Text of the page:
From the Spam Folder to Bangkok: Popelka, Trenchard Introduce New Glass Art to Thailand

It was an important lesson in 21st century communication that led to the most recent life-changing chapter in the artistic pursuits of Sturgeon Bay glass artists Jeremy Popelka and Stephanie Trenchard:

Check your spam folder.

It was in this collection of unsolicited and unwanted emails that one message stood out to the longtime owners and operators of Popelka Trenchard Glass, a full working hot glass studio and fine art gallery on Sturgeon Bay’s Second Avenue.

“In a big nutshell, we were contacted through email, in our junk mail, a letter from a very long Thai name saying what is your availability to come and teach, train glass artists in Thailand? To start a glass-blowing studio,” Trenchard explained.

While this introductory email alone would have raised red flags for most, Trenchard and Popelka decided to pursue more information from the sender. As it turns out, the man behind the email was a top executive at Bangkok Glass Company, a leader in the manufacture, sale and export of glass and packaging products in Asia and a subsidiary of Boon Rawd Brewery Co., makers of Singha beer.

Entrance to the Bangkok Glass Campus which includes a corporate sponsored Soccer Stadium, massive bottle factory, and now the first hot art glass studio in Thailand.

With six manufacturing plants and an ever-expanding line of glass products, the company’s president Pavin Bhirombhakdi and other executives began exploring the possibilities of using their existing space and material to branch out into other glass-making areas. The idea for a hot glass studio – a brand new concept in Thailand – transformed into the idea for Bangkok Glass Studio, the country’s first learning center for art glass. It would offer training courses in glass design and glass forming techniques and with an adjacent gallery, showcase the creative outputs of its teachers, students and employees.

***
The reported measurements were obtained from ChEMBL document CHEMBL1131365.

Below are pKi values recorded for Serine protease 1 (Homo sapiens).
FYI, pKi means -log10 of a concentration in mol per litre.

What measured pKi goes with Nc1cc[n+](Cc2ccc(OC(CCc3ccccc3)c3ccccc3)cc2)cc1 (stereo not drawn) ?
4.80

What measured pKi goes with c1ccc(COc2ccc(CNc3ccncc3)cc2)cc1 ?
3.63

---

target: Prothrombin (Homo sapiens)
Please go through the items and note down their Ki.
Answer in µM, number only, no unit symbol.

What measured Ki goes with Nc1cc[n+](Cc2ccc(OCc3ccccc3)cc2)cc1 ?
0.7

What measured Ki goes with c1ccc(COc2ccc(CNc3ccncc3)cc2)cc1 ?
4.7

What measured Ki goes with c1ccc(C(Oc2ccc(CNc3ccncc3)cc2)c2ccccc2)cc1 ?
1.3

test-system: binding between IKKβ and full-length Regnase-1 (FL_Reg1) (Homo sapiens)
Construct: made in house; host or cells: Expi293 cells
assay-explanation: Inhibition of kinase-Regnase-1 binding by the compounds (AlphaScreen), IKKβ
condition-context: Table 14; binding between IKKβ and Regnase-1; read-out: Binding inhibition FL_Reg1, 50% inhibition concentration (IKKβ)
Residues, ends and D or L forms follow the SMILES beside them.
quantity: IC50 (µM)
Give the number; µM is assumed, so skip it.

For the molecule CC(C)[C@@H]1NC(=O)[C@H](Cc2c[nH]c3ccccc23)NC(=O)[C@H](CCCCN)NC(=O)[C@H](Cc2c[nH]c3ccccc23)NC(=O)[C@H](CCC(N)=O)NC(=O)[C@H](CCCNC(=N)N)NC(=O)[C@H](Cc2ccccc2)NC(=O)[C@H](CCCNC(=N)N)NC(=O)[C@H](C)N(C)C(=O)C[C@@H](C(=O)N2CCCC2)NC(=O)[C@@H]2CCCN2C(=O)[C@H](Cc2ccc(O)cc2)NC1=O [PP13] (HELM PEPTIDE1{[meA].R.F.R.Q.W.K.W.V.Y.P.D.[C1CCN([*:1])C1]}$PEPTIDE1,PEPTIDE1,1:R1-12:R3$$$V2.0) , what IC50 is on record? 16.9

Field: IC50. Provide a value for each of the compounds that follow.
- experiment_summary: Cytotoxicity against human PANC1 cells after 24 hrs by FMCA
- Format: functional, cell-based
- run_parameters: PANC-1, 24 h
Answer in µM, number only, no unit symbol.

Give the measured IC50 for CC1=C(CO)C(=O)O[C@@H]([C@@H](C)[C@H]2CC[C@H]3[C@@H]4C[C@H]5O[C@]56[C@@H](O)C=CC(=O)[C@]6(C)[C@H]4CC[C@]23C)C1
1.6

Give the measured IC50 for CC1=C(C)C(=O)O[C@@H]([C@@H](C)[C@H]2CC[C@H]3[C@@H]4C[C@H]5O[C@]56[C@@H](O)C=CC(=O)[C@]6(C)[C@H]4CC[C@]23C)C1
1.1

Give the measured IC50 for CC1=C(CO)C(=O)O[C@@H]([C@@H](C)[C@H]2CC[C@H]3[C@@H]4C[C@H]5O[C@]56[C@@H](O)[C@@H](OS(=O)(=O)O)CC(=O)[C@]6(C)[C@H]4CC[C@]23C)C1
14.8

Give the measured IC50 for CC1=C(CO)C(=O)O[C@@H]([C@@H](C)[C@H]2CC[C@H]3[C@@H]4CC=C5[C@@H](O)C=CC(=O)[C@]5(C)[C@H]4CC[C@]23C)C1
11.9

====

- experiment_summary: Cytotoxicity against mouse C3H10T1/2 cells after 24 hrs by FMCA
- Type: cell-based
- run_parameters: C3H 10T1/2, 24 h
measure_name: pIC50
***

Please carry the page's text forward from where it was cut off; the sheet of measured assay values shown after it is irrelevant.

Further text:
While Thailand has a history in glass arts, the idea of a hot glass studio was unprecedented.

“There is a long history of glassmaking there but it’s more with torches and melting glass,” Popelka explained.

With no immediate connections to the hot glass world, the executives went online, where they discovered a 20-year-old hot glass company on Wisconsin’s Door Peninsula run by a husband and wife team with more than 30 years of experience in the glass arts. If this glass learning center were to become a reality, the company needed artists who understood every aspect of glass and could teach the fundamentals to a group of willing artists.

Popelka and Trenchard jumped for the opportunity – a “leap of faith” as they called it – and in January, arrived in Thailand to lead six weeks of classes for a group of Bangkok Glass employees and graduate students from the Faculty of Painting, Sculpture, and Graphic Arts at Silpakorn University in the Taling Chan District.

With temperatures consistently above 90 degrees in Bangkok (which translated to a balmy 120 degrees in the glass studio, located within earshot of the clink and clatter of the bottlemaking facility) and a class of students with a limited understanding of English, Popelka and Trenchard relied on visual cues and a chalkboard of translations to teach students the fundamentals of glass blowing and hot studio work along with art concepts and current trends in the art world.